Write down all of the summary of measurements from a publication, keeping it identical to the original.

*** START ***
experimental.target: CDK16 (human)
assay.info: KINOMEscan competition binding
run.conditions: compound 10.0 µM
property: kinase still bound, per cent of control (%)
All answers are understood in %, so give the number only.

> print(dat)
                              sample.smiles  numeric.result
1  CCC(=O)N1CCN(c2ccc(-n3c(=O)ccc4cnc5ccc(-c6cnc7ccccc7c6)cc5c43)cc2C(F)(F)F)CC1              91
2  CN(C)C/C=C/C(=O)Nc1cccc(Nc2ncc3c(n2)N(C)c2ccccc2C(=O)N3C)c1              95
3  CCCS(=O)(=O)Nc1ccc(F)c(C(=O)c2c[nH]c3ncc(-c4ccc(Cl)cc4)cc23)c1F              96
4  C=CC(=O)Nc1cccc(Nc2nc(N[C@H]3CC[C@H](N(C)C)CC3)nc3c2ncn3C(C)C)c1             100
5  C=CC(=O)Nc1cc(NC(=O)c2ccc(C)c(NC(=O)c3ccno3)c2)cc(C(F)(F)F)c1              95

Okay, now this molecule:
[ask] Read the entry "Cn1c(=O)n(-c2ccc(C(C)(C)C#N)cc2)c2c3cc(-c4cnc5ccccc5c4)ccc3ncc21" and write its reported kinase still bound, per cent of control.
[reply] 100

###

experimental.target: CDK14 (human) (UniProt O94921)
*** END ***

experimental.target: CDK16 (human)
assay.info: KINOMEscan competition binding
run.conditions: compound 10.0 µM
property: kinase still bound, per cent of control (%)
All answers are understood in %, so give the number only.

> print(dat)
                              sample.smiles  numeric.result
1  CCC(=O)N1CCN(c2ccc(-n3c(=O)ccc4cnc5ccc(-c6cnc7ccccc7c6)cc5c43)cc2C(F)(F)F)CC1              91
2  CN(C)C/C=C/C(=O)Nc1cccc(Nc2ncc3c(n2)N(C)c2ccccc2C(=O)N3C)c1              95
3  CCCS(=O)(=O)Nc1ccc(F)c(C(=O)c2c[nH]c3ncc(-c4ccc(Cl)cc4)cc23)c1F              96
4  C=CC(=O)Nc1cccc(Nc2nc(N[C@H]3CC[C@H](N(C)C)CC3)nc3c2ncn3C(C)C)c1             100
5  C=CC(=O)Nc1cc(NC(=O)c2ccc(C)c(NC(=O)c3ccno3)c2)cc(C(F)(F)F)c1              95

Okay, now this molecule:
[ask] Read the entry "Cn1c(=O)n(-c2ccc(C(C)(C)C#N)cc2)c2c3cc(-c4cnc5ccccc5c4)ccc3ncc21" and write its reported kinase still bound, per cent of control.
[reply] 100

###

experimental.target: CDK14 (human) (UniProt O94921)